The California Civil Code, Chapter 2, Section 1947.3 dictates the payment methods required for rent and security deposits and also describes the following circumstances in which a landlord can limit the method used for paying rent or collecting a security deposit:
One Other Form Besides Cash or Electronic Transfer
Except as provided in the subsection When Cash Only is Lawful, a landlord or a landlord’s agent shall allow a tenant to pay rent and deposit of security by at least one form of payment that is neither cash nor electronic funds transfer.
When “Cash Only” is Lawful
A landlord or a landlord’s agent may demand or require cash as the exclusive form of payment of rent or deposit of security if the tenant has previously attempted to pay the landlord or landlord’s agent with a check drawn on insufficient funds or the tenant has instructed the drawee to stop payment on a check, draft, or order for the payment of money. The landlord may demand or require cash as the exclusive form of payment only for a period not exceeding three months following an attempt to pay with a check on insufficient funds or following a tenant’s instruction to stop payment. If the landlord chooses to demand or require cash payment under these circumstances, the landlord shall give the tenant a written notice stating that the payment instrument was dishonored and informing the tenant that the tenant shall pay in cash for a period determined by the landlord, not to exceed three months, and attach a copy of the dishonored instrument to the notice.
Third Party Payment
Subject to the following limitations, a landlord or a landlord’s agent shall allow a tenant to pay rent through a third party:
- A landlord or landlord’s agent is not required to accept the rent payment tendered by a third party unless the third party has provided to the landlord or landlord’s agent a signed acknowledgment stating that they are not currently a tenant of the premises for which the rent payment is being made and that acceptance of the rent payment does not create a new tenancy with the third party.
- Failure by a third party to provide the signed acknowledgment to the landlord or landlord’s agent shall void the obligation of a landlord or landlord’s agent to accept a tenant’s rent tendered by a third party.
- A landlord or landlord’s agent may require a signed acknowledgment for each rent payment made by the third party. A landlord or landlord’s agent and the third party may agree that one acknowledgment shall be sufficient for when the third party makes more than one rent payment during a period of time.
Note: Nothing in this section shall be construed to prohibit the tenant and landlord or agent to mutually agree that rent payments may be made in cash or by electronic funds transfer, so long as another form of payment is also authorized.
Amended by Stats. 2018, Ch. 233, Sec. 1. (AB 2219) Effective January 1, 2019.
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California Security Deposit Laws for Collecting & Returning | American LandlordEverything you need to know about security deposits for residential rental property in California and your rights under the law.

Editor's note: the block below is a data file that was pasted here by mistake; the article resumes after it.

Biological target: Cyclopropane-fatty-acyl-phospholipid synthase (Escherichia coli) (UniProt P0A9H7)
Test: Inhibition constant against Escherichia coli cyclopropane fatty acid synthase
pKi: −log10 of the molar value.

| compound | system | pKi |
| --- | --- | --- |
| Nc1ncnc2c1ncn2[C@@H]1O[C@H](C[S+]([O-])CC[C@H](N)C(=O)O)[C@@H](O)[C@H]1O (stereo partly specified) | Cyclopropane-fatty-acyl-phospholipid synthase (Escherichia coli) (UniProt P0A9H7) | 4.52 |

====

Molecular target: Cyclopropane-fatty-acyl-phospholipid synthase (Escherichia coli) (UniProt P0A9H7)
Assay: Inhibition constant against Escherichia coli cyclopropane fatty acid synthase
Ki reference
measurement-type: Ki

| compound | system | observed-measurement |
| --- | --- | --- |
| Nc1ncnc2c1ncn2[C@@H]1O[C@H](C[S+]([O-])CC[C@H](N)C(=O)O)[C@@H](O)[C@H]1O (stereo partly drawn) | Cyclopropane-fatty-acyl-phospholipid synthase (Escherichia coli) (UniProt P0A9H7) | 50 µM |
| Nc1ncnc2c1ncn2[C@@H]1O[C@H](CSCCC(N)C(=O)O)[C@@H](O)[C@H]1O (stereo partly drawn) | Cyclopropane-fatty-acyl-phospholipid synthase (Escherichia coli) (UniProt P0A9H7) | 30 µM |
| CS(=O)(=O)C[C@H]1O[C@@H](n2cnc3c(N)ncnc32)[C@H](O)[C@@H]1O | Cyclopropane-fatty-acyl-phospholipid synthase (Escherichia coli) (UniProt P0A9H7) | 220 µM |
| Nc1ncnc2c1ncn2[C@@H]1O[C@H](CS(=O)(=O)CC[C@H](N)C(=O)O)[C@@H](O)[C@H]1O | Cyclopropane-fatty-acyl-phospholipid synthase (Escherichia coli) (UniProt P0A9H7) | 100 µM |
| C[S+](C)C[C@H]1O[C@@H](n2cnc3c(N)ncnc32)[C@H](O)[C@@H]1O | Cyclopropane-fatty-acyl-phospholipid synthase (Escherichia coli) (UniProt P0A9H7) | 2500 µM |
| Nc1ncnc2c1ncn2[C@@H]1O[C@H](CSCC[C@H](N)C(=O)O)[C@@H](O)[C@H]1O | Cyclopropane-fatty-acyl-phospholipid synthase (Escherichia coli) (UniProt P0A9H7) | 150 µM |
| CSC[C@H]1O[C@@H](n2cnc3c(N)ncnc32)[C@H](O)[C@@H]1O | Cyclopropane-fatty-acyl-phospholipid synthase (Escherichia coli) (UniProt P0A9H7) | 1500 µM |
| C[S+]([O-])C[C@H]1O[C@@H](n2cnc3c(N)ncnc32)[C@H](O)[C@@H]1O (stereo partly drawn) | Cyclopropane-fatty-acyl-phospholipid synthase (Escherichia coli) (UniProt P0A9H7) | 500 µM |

The California Civil Code, Chapter 2, Section 1950.5 governs collecting, using and refunding security deposits for lease agreements. Topics include itemized statement of deductions, a tenant's right to repair damage, a landlord's right to claim damages, end of lease inspections, and more.
This video answers the questions:
How much can I charge for a security deposit in California?
What is the deadline for returning a security deposit in California?
What if a landlord refuses to return a security deposit in California.?
View the written AmericanLandlord.com source here: http://americanlandlord.com/california-landlord-tenant-laws/california-security-deposit-laws-for-collecting-and-returning/
California Security Deposit Transfer Laws Property is Sold | American LandlordThe California Civil Code, Chapter 2, Section 1950.5 governs the handling of a tenant's security deposit when the ownership of the rental property changes because the landlord sells the premises, the landlord dies, etc.
This video answers the questions:
How to handle a tenant's security deposit when a landlord dies?
How to transfer a security deposit when the property is sold?
View the written AmericanLandlord.com source here: http://americanlandlord.com/california-landlord-tenant-laws/california-security-deposit-transfer-when-landlord-sells-property/
California Landlord May Not Demand Rent for Uninhabitable Property | American LandlordThe California Civil Code, Chapter 2, Section 1942.4 states that a landlord of a dwelling may not demand rent, collect rent, issue a notice of a rent increase, or issue a three-day notice to pay rent or quit, if the property condition is uninhabitable or endangers the life, limb, health, property, safety, or welfare of the public or the occupants of the dwelling.
View the written AmericanLandlord.com source here: http://americanlandlord.com/california-landlord-tenant-laws/california-landlord-may-not-demand-rent-for-uninhabitable-property/